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Cool Japan/ Cool Japanese Person / Chiune Sugihara (杉原 千畝)

File:Sugihara-konsulat w Kownie.JPG
(Former Japanese consulate in Kaunas)

Chiune Sugihara is one of the Cool Japanese without fail.
Quote the article by Wikipedia partly.
Chiune Sugihara (杉原 千畝, 1 January 1900 – 31 July 1986) was a Japanese diplomat who served as Vice-Consul for the Japanese Empire in Lithuania. During World War II, he helped several thousand Jews leave the country by issuing transit visas to Jewish refugees so that they could travel to Japan. Most of the Jews who escaped were refugees from German-occupied Poland or residents of Lithuania. Sugihara wrote travel visas that facilitated the escape of more than 6,000 Jewish refugees to Japanese territory, risking his career and his family's lives. In 1985, Israel honored him as Righteous Among the Nations for his actions.
http://www.gifu-photo.com/cms/cmsUpfile/pict/60/603_img_1_b.jpg?1173243155
(Chiune Sugihara / 杉原 千畝, 1 January 1900 – 31 July 1986)

In 1939, he became a vice-consul of the Japanese Consulate in Kaunas, Lithuania. His other duty was to report on Soviet and German troop movements.

Sugihara is said to have cooperated with Polish intelligence, as part of a bigger Japanese-Polish cooperative plan. As the Soviet Union occupied the sovereign Lithuania in 1940, many Jewish refugees from Poland (Polish Jews) as well as Lithuanian Jews tried to acquire exit visas. Without the visas it was dangerous to travel, yet it was impossible to find countries willing to issue them. Hundreds of refugees came to the Japanese consulate in Kaunas, trying to get a visa to Japan. The Dutch consul Jan Zwartendijk had provided some of them with an official third destination to Curaçao, a Caribbean island and Dutch colony that required no entry visa, or Dutch Guiana (which, upon independence in 1975, became Suriname). At the time, the Japanese government required that visas be issued only to those who had gone through appropriate immigration procedures and had enough funds. Most of the refugees did not fulfill these criteria. Sugihara dutifully contacted the Japanese Foreign Ministry three times for instructions. Each time, the Ministry responded that anybody granted a visa should have a visa to a third destination to exit Japan, with no exceptions.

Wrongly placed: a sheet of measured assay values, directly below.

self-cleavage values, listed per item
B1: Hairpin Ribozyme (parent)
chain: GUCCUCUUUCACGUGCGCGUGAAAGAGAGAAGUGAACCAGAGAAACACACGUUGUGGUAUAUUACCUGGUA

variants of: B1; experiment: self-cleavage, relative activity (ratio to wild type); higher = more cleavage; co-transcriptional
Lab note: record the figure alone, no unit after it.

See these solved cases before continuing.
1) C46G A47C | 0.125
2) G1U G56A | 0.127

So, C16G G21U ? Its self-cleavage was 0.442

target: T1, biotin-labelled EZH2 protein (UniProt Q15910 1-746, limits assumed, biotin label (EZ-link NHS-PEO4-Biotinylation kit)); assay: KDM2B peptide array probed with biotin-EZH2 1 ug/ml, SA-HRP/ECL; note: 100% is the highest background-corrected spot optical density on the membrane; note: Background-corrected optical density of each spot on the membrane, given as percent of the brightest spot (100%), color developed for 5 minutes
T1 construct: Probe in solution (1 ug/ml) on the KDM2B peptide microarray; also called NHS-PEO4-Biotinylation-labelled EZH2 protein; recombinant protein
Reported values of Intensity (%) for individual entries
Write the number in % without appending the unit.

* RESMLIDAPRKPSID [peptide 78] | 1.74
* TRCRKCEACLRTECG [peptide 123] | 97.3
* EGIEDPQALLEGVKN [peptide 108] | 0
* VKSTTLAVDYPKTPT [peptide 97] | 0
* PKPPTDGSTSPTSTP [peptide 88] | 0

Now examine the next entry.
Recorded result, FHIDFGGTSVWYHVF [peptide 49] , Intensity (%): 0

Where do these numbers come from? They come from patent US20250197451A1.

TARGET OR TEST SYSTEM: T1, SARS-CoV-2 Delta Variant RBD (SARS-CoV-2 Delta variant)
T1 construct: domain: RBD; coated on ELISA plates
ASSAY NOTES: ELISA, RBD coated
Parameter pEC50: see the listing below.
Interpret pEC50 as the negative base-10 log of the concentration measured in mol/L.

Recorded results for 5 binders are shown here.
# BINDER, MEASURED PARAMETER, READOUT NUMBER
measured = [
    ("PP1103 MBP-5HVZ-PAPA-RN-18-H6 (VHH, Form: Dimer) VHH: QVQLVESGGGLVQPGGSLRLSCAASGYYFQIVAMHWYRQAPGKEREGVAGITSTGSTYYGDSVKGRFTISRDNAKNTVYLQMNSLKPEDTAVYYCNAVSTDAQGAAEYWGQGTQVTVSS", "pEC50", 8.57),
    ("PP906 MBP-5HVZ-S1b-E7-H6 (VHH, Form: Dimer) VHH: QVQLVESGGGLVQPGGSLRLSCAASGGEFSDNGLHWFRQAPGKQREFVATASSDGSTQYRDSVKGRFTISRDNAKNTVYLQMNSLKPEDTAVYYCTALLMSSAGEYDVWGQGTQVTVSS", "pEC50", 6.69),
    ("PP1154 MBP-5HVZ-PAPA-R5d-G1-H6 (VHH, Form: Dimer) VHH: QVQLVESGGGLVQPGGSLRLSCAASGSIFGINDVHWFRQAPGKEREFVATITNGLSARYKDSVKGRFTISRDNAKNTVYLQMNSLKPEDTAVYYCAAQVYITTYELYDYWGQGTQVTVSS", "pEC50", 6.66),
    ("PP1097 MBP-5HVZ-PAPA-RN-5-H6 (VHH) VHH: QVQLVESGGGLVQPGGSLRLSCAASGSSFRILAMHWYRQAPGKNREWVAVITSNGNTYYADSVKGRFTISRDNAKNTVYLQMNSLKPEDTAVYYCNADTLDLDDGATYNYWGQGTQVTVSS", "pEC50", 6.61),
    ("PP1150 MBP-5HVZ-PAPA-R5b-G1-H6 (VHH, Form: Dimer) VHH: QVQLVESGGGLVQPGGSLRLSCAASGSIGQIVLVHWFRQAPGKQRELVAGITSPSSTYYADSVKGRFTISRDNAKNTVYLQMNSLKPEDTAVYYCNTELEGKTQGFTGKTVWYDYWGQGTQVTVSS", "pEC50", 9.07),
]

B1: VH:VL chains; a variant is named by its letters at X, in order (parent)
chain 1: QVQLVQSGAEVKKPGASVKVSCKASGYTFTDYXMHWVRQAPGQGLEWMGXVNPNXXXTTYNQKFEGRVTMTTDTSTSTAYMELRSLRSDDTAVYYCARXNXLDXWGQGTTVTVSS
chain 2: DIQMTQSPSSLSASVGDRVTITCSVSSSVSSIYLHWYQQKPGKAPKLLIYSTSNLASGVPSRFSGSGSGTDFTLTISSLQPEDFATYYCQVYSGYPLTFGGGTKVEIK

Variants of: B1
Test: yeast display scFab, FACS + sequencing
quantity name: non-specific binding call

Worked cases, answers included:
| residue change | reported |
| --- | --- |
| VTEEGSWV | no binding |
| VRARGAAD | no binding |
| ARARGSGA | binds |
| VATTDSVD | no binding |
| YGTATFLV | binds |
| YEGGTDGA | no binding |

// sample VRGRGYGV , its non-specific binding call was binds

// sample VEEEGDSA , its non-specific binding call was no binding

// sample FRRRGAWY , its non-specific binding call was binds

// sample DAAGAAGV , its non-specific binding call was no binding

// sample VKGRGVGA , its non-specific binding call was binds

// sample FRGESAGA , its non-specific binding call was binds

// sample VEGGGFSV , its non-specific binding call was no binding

http://shiga-saku.net/usr/radioguitar/20100703%E6%9D%89%E5%8E%9F%E5%8D%83%E7%95%9D%E9%8A%85%E5%83%8F.JPG
(Chiune Sugihara / Bronze statue at Memorial Museum in Gifu, his birthplace)

From 18 July to 28 August 1940, aware that applicants were in danger if they stayed behind, Sugihara began to grant visas on his own initiative, after consulting with his family. He ignored the requirements and issued the Jews with a ten-day visa to transit through Japan, in direct violation of his orders. Given his inferior post and the culture of the Japanese Foreign Service bureaucracy, this was an extraordinary act of disobedience. He spoke to Soviet officials who agreed to let the Jews travel through the country via the Trans-Siberian Railway at five times the standard ticket price.
http://www.jrt.co.jp/tv/ohayo/2001/03image/0705A.JPG
(Sachiko Sugihara, Wife of Chiune Sugihara)

Sugihara continued to hand write visas, reportedly spending 18–20 hours a day on them, producing a normal month's worth of visas each day, until 4 September, when he had to leave his post before the consulate was closed. By that time he had granted thousands of visas to Jews, many of whom were heads of households and thus permitted to take their families with them. On the night before their scheduled departure, Sugihara and his wife stayed awake writing out visa approvals. According to witnesses, he was still writing visas while in transit from his hotel and after boarding the train at the Kaunas Railway Station, throwing visas into the crowd of desperate refugees out of the train's window even as the train pulled out.

In final desperation, blank sheets of paper with only the consulate seal and his signature (that could be later written over into a visa) were hurriedly prepared and flung out from the train. As he prepared to depart, he said, “please forgive me. I cannot write anymore. I wish you the best.” When he bowed deeply to the people before him, someone exclaimed, “Sugihara. We’ll never forget you. I’ll surely see you again!”
http://ecx.images-amazon.com/images/I/517ZK076MCL.jpg
(Manga by Shogakukan titled Chiune Sugihara)

Sugihara himself wondered about official reaction to the thousands of visas he issued. Many years later, he recalled, "No one ever said anything about it. I remember thinking that they probably didn't realize how many I actually issued."

And also visit the following.
http://www.geocities.jp/lithuaniasugiharahouse/title.png

The total number of Jews saved by Sugihara is in dispute, estimating about 6,000; family visas—which allowed several people to travel on one visa—were also issued, which would account for the much higher figure. The Simon Wiesenthal Center has estimated that Chiune Sugihara issued transit visas for about 6,000 Jews and that around 40,000 descendants of the Jewish refugees are alive today because of his actions. Polish intelligence produced some false visas. Sugihara's widow and eldest son estimate that he saved 6,000 Jews from certain death, whereas Boston University professor and author, Hillel Levine, thinks it was far higher at around 10,000.

By TS on Feb 1, 2012
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上記広告は1ヶ月以上更新のないブログに表示されています。新しい記事を書くことで広告を消せます。